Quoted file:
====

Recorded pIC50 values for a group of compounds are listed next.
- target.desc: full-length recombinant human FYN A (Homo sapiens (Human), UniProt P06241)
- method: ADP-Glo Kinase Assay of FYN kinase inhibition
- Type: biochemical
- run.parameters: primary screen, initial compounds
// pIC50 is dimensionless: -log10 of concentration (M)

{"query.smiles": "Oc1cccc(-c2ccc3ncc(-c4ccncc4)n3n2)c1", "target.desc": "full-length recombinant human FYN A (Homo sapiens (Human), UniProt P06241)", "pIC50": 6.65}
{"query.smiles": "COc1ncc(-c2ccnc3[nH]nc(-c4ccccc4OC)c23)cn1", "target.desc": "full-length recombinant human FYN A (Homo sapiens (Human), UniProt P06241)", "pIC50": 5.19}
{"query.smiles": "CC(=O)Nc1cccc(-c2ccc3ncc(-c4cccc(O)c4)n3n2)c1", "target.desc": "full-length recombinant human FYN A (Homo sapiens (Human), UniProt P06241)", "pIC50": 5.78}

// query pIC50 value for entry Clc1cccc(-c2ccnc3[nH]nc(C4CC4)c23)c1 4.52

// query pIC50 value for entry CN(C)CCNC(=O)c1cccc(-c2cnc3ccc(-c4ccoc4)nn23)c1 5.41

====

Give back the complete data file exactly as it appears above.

Recorded pIC50 values for a group of compounds are listed next.
- target.desc: full-length recombinant human FYN A (Homo sapiens (Human), UniProt P06241)
- method: ADP-Glo Kinase Assay of FYN kinase inhibition
- Type: biochemical
- run.parameters: primary screen, initial compounds
// pIC50 is dimensionless: -log10 of concentration (M)

{"query.smiles": "Oc1cccc(-c2ccc3ncc(-c4ccncc4)n3n2)c1", "target.desc": "full-length recombinant human FYN A (Homo sapiens (Human), UniProt P06241)", "pIC50": 6.65}
{"query.smiles": "COc1ncc(-c2ccnc3[nH]nc(-c4ccccc4OC)c23)cn1", "target.desc": "full-length recombinant human FYN A (Homo sapiens (Human), UniProt P06241)", "pIC50": 5.19}
{"query.smiles": "CC(=O)Nc1cccc(-c2ccc3ncc(-c4cccc(O)c4)n3n2)c1", "target.desc": "full-length recombinant human FYN A (Homo sapiens (Human), UniProt P06241)", "pIC50": 5.78}

// query pIC50 value for entry Clc1cccc(-c2ccnc3[nH]nc(C4CC4)c23)c1 4.52

// query pIC50 value for entry CN(C)CCNC(=O)c1cccc(-c2cnc3ccc(-c4ccoc4)nn23)c1 5.41